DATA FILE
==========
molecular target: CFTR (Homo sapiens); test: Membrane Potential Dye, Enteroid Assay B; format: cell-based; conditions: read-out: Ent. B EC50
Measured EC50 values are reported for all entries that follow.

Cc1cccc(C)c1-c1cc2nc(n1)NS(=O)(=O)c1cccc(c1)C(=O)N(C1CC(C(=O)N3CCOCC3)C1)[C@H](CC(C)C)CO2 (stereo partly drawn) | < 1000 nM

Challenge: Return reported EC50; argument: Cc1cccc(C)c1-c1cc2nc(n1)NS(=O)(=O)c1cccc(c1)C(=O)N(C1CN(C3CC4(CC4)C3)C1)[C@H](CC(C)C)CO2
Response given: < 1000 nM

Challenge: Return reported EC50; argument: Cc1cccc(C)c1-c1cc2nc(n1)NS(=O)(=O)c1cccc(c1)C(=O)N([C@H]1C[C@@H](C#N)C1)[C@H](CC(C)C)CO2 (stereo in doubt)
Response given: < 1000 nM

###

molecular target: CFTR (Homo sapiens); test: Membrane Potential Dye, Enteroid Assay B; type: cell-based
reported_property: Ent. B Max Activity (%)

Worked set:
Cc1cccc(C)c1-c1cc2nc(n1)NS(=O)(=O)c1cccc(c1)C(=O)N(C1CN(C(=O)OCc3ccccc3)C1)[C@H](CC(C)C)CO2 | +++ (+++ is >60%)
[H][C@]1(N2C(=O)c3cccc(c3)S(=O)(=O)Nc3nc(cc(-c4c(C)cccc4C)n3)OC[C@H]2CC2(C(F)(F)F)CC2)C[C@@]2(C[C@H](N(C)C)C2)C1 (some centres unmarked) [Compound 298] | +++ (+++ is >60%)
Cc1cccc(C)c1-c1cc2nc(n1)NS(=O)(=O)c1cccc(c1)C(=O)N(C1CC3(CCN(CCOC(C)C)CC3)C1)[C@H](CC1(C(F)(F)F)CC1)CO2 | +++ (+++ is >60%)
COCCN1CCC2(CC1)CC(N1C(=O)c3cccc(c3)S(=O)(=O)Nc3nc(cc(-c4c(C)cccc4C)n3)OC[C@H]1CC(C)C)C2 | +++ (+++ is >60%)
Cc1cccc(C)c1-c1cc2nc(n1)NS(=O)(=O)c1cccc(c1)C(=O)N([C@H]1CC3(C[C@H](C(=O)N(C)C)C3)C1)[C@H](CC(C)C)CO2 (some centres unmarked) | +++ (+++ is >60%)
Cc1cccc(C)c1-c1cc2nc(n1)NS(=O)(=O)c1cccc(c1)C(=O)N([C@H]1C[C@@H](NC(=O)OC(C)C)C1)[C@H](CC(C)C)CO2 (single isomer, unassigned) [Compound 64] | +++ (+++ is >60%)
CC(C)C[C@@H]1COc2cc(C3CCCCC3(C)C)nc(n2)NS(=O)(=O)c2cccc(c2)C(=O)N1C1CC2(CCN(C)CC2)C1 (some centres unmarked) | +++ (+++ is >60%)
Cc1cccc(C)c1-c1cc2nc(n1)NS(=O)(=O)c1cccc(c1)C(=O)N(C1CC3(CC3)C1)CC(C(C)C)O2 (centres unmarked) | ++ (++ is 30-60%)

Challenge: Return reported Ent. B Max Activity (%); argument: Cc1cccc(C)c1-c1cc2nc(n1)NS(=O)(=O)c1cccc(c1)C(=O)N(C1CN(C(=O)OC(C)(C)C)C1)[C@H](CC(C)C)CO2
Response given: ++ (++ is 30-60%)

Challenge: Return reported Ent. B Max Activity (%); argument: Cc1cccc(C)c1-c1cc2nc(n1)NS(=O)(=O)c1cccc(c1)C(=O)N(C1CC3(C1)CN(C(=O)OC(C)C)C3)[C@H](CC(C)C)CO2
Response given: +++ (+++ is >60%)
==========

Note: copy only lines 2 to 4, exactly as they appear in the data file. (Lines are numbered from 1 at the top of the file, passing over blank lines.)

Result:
Measured EC50 values are reported for all entries that follow.

Cc1cccc(C)c1-c1cc2nc(n1)NS(=O)(=O)c1cccc(c1)C(=O)N(C1CC(C(=O)N3CCOCC3)C1)[C@H](CC(C)C)CO2 (stereo partly drawn) | < 1000 nM

Challenge: Return reported EC50; argument: Cc1cccc(C)c1-c1cc2nc(n1)NS(=O)(=O)c1cccc(c1)C(=O)N(C1CN(C3CC4(CC4)C3)C1)[C@H](CC(C)C)CO2